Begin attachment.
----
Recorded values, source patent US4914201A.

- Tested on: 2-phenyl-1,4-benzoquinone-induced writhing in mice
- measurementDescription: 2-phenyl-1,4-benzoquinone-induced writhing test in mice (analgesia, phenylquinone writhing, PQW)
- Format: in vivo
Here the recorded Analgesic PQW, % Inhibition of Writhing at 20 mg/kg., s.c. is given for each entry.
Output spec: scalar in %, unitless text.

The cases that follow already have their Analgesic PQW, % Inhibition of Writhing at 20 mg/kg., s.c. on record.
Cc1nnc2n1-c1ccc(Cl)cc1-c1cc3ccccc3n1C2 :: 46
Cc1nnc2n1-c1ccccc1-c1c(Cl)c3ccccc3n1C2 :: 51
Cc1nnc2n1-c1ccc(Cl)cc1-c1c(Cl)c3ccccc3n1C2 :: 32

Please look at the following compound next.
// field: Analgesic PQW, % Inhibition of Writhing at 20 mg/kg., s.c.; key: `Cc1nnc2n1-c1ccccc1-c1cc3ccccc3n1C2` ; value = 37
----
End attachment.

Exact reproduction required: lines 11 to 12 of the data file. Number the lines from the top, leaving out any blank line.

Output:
Please look at the following compound next.
// field: Analgesic PQW, % Inhibition of Writhing at 20 mg/kg., s.c.; key: `Cc1nnc2n1-c1ccccc1-c1cc3ccccc3n1C2` ; value = 37